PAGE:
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tion between underage and adult drinking. Of special importance in this effort are parents, the alcohol industry, schools and other institutions that are responsible for adolescents, the media, and the entertainment industry.

  • Although governments at all levels have an indispensable role to play in creating this boundary and in supporting actions to reduce underage drinking, voluntary initiatives taken by individuals and nongovernmental institutions are also of great importance.

  • Although underage drinking is a national problem, and it must be addressed by the nation, much of the initiative must arise, and much of the work be accomplished, at the community level.


The preeminent goal of the recommended strategy is to animate and sustain a broad commitment to reduce underage drinking. Many actors can play important roles. Retail outlets and bars can reduce opportunities for young people to obtain and use alcohol. Parents and other adults can refrain from conduct that tends to encourage or facilitate underage drinking and use their authority and credibility to guide their children’s choices about alcohol. Others who stand in the position of responsibility vis-à-vis young people—schools, landlords, employers with young employees, military commanders, and other community organization and business leaders—can contribute in a variety of ways to the community effort to prevent underage drinking and its associated harms.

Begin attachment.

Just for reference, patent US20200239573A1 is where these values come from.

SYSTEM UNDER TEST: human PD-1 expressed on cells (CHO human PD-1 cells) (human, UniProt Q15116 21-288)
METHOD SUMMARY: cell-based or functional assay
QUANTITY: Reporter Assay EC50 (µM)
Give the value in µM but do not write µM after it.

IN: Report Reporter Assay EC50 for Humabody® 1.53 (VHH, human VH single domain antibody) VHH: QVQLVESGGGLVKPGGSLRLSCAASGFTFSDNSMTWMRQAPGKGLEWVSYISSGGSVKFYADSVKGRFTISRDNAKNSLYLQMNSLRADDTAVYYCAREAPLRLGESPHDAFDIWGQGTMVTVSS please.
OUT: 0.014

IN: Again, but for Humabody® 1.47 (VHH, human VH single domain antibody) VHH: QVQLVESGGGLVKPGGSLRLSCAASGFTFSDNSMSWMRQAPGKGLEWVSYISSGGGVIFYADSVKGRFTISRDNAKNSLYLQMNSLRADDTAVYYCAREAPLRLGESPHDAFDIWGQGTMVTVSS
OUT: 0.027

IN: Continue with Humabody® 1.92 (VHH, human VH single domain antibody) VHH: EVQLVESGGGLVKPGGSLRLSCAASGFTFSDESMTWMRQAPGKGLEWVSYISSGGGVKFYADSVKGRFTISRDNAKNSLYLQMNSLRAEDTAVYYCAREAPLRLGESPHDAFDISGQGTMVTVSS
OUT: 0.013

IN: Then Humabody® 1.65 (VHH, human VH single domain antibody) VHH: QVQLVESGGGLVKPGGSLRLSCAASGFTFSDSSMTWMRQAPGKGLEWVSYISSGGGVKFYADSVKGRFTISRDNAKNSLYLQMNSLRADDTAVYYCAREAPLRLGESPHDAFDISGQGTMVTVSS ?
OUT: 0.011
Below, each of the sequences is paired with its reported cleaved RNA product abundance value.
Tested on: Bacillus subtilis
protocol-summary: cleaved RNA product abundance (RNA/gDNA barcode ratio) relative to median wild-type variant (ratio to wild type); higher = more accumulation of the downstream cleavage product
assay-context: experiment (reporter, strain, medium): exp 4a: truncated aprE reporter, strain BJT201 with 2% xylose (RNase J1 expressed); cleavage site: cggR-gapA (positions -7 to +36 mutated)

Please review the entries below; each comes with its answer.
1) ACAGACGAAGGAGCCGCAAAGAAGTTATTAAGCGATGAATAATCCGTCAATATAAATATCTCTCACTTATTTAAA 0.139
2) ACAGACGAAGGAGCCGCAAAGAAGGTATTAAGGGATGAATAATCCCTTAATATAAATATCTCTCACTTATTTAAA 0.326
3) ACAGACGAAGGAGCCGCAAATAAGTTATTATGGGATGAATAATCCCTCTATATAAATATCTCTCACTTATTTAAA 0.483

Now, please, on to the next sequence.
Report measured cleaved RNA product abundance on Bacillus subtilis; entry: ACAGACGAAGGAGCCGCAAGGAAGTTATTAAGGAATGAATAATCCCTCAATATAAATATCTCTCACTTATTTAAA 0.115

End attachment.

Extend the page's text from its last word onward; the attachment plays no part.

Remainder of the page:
Underage alcohol use, as we have said, is a pervasive problem. It follows, then, that numerous individuals and organizations are in a position to try to do something about it. Figure 5-1 depicts a schematic diagram depicting opportunities for intervention. Opportunities for effectuating a collective commitment can be sorted into three broad domains:

  • Opportunities to reduce the availability of alcohol to underage drinkers (or to avoid practices that tend to increase availability).

  • Opportunities to reduce the occasions and opportunities for underage drinking (or to avoid practices that tend to facilitate drinking opportunities).

  • Opportunities to reduce the demand for alcohol among young people (or to avoid practices that tend to increase demand).


The major actors in any effort to reduce underage access to alcohol are the people and businesses engaged in the commercial production and distribution of alcohol: producers and importers of alcoholic beverages, whole-

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